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television -> Difficult People series premiere review

Difficult People series premiere review

Hulu’s best original show

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From executive producer Amy Poehler (“Parks and Recreation,” “The Mighty B!”), comes an edgy, fearless, brand new comedy series available to stream on Hulu. “Difficult People” stars Poehler’s “Parks and Recreation” co-star Billy Eichner and Julie Klausner (“Ugly Americans,” “Mulaney”) as two misanthropic, spiteful New Yorkers in their 30s. Both leads keep their first names for their “Difficult” characters. They each want to break into comedy, but unfortunately they bide time working as a waiter and TV reviewer, respectively, until that fateful day arrives.

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“Difficult People” should quickly get a following simply because nothing is sacred here, like so many other popular, yet controversial programs like “South Park” or “Curb Your Enthusiasm.” These characters aren’t afraid to assert themselves in awkward or unpleasant social situation. We root for them not because they’re crude, but for their spine—never backing down from a confrontation that may end unfavorably for them.  For example, one scene depicts them cursing while in the crowd for a stage production of “Annie” as a mother in the row ahead of them asks them to filter their language.  Simply put, Julie and Billy won’t be told what to do because they always view themselves as the victim to a hilariously, ignorant, self-destructive fault. This show just wouldn’t work if they let others figuratively step on them.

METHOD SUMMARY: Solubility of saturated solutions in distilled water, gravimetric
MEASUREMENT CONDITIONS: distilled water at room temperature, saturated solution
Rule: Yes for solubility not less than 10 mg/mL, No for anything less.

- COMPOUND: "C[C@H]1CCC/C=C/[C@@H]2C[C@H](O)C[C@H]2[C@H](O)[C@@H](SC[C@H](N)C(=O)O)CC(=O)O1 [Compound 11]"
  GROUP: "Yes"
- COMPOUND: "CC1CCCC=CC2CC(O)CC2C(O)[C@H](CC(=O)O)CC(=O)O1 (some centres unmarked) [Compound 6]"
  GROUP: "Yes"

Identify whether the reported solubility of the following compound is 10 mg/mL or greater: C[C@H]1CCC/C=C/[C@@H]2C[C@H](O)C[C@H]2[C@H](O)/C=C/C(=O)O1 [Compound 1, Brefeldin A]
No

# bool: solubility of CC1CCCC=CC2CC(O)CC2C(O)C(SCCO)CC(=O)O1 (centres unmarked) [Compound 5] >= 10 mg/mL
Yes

The new Hulu series also has an even flow throughout. We never hit any serious notes like sitcoms “How I Met Your Mother,” “Will & Grace,or even “Community” at times. “Difficult People” sticks in the vein of “Seinfeld” and “It’s Always Sunny in Philadelphia” due to its focus on pure comedy at the expense of jerks and cynics.  Even the ending of the pilot has a distinctively earned feeling because the jokes throughout the plot lead up to the final, well-deserved punch-line when concerns about a controversial tweet mentioning R. Kelly and Blue Ivy lead all the way up to an embarrassing moment on the public sidewalk. Yes, this is one of those shows you watch with close friends because you’d normally be worried about others judging you for laughing at such audacious material.

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A few established celebrities pop in: comedy heavyweight Martin Short, SCTV alum Andrea Martin, Oscar-nominee Gabourey Sidibe (Precious), and SNL alum Rachel Dratch.  “Difficult People” never relies on these big-name appearances for laughs—leaving the bulk of comedy to its talented leads despite their lack of a household name.  Martin probably gets the most room to develop a character, playing series regular “Marilyn”—an awful hypnotist, yet supportive mother to Julie.

Like Netflix, Amazon, and many other streaming services, Hulu wants to produce original programming to attract new members.  After Netflix’s “Unbreakable Kimmy Schmidt” and Amazon’s “Mozart in the Jungle,Hulu now enters the acclaimed comedy discussion with “Difficult People”—a comedy unafraid to say what many think, but none say.  Hopefully, viewers will get to hear what Billy and Julie are thinking for a few more seasons as these leads’ careers will undoubtedly branch off to bigger and brighter projects with the success of their new streaming show.

 

 

Keywords: difficult people, review, hulu, billy eichner, julie klausner, andrea martin, amy poehler, comedy, new york, streaming
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